Damn! Can't we get some cooperation. "Amanda David," as I have taken to calling her-him, has been kicking and punching in odd places lately. The doctor tells me it looks as if the baby might be born breech, and although he is considered an expert at "turning" a baby for head-first delivery, he is preparing for a Caesarean, if necessary. But I'll have to go through labor first -- it lasted 18 hours last time -- before he decides if an operation is necessary. I am wondering if a woman obstetrician would require that. Wednesday

Classes don't start until tomorrow, and I expect this will be the easiest day in some time. I go to White Flint with Louise but can't fine what I want. Only one of several minor things that go wrong today. It's Ira's 32nd birthday, and while he professes not to be concerned with age at all, he threatens to punch me in the mouth if I tell him "Happy Birthday" one more time. That was at 6:30 a.m.

My birthday was last week, and while we don't believe in fibbing to Jonathan about our age like our parents did to us it is still disconcerting to hear him tell a perfect stranger in the store, "My mommy is 34 and my daddy is 32."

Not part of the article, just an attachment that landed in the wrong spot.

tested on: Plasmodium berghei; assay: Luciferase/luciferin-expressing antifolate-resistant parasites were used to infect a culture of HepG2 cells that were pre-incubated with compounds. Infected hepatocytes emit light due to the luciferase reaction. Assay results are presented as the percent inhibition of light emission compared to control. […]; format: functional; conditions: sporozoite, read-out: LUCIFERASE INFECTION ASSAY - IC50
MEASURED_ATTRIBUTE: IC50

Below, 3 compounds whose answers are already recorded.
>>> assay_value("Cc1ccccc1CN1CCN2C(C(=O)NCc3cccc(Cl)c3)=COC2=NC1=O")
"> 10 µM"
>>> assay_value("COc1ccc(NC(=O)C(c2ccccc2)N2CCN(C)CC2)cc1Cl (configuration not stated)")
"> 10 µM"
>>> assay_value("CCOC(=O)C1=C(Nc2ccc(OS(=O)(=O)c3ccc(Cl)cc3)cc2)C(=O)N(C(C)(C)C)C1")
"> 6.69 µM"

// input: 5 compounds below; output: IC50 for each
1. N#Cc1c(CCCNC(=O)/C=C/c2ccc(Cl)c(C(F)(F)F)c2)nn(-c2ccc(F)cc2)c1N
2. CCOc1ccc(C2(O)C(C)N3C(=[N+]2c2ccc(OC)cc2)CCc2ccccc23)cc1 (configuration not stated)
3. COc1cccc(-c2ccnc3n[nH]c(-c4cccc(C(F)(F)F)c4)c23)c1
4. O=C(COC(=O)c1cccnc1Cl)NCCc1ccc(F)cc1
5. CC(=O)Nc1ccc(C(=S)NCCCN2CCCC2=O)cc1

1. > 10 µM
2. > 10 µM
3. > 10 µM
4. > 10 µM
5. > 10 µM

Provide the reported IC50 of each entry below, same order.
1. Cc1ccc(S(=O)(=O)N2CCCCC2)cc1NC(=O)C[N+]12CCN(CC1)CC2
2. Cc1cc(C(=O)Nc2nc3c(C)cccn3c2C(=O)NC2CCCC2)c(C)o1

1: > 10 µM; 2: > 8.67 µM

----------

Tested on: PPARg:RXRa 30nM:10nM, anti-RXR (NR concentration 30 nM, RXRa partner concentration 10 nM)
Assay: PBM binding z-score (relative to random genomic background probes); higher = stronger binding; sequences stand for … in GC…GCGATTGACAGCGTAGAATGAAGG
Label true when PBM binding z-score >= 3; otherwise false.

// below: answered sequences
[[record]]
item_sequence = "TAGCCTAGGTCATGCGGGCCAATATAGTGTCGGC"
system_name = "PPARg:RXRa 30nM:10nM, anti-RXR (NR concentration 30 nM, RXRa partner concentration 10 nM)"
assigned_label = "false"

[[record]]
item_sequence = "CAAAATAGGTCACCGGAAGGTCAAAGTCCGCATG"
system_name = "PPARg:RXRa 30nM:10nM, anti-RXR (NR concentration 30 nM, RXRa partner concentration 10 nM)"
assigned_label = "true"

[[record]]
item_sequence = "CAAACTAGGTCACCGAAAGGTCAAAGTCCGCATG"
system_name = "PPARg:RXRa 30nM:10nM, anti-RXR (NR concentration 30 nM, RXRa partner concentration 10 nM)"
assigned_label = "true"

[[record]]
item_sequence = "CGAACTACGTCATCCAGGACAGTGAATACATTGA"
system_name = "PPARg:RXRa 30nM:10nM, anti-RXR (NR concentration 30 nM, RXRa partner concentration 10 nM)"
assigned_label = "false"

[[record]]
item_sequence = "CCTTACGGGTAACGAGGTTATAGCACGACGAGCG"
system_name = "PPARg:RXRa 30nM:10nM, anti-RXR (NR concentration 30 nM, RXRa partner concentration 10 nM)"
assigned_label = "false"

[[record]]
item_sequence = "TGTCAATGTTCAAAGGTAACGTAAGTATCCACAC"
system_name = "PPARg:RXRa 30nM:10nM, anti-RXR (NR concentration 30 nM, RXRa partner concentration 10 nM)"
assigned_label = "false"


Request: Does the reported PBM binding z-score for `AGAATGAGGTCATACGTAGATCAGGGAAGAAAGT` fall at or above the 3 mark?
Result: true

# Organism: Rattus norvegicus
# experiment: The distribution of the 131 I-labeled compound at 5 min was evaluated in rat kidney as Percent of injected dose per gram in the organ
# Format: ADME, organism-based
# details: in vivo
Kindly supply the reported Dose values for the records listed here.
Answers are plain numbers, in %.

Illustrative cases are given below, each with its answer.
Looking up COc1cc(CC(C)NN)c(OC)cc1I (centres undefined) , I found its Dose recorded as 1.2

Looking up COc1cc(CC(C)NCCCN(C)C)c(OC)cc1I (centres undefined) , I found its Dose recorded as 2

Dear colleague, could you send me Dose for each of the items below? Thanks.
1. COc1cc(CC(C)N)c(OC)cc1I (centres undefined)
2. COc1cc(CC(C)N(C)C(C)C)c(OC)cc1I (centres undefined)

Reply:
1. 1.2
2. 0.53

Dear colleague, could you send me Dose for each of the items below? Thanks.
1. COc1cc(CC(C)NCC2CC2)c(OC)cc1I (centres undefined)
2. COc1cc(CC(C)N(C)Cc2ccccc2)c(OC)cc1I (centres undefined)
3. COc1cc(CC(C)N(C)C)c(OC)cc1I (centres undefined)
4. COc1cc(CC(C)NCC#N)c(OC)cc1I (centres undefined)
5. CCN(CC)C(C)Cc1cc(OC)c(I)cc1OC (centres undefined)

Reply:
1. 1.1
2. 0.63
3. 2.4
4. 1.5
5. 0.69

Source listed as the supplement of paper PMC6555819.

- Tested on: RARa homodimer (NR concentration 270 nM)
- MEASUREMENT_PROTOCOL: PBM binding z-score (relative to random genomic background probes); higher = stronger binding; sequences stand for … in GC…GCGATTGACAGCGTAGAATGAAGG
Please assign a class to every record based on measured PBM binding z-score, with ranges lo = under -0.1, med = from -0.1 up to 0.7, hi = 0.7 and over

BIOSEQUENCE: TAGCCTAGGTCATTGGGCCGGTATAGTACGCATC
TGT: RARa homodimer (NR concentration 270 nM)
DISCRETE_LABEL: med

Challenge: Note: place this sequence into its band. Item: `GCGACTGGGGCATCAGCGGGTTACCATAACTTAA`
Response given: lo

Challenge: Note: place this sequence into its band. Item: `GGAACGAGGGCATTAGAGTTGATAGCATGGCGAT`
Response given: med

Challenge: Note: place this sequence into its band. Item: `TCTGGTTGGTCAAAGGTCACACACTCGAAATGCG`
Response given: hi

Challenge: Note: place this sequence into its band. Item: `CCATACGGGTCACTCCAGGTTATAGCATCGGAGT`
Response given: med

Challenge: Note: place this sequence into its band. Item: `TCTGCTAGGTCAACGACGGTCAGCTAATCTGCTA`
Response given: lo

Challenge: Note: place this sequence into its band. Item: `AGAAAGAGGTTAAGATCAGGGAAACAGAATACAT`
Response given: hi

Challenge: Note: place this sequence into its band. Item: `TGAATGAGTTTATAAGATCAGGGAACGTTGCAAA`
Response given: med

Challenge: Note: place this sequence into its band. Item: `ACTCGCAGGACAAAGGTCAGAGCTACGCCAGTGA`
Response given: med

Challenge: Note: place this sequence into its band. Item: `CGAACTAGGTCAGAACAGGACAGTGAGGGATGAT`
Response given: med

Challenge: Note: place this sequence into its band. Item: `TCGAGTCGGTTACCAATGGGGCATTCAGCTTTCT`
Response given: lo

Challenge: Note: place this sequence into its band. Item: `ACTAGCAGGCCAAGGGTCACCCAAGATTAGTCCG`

I find a babysitter, pick up Ira at Metro and we head out for dinner. Just an hour, because we are both tired and disdain an extra drink. Also, Ira had ppomised to read Jonathan another chapter from "The Wizard of Oz" before bed. thrusday

Ira and I start off the day with a fight, a vitriolic, name-calling match over something inconsequential. Still seething, we both calm down long enough to caution Jonathan, understandably on edge because of the shouting, not to take sides.

"Why not?" I wonder later. He took my side this morning for the first time.

In the huff, Ra accidentally takes my set of keys and phones sheepishly from the Metro station. He talks the station attendant into holding them for me until Louise can run me over. Another babysitter to be found for tonight, and with the beginning of my night teaching assignment, our front door will be getting more traffic than that Metro terminals 5 minutes away.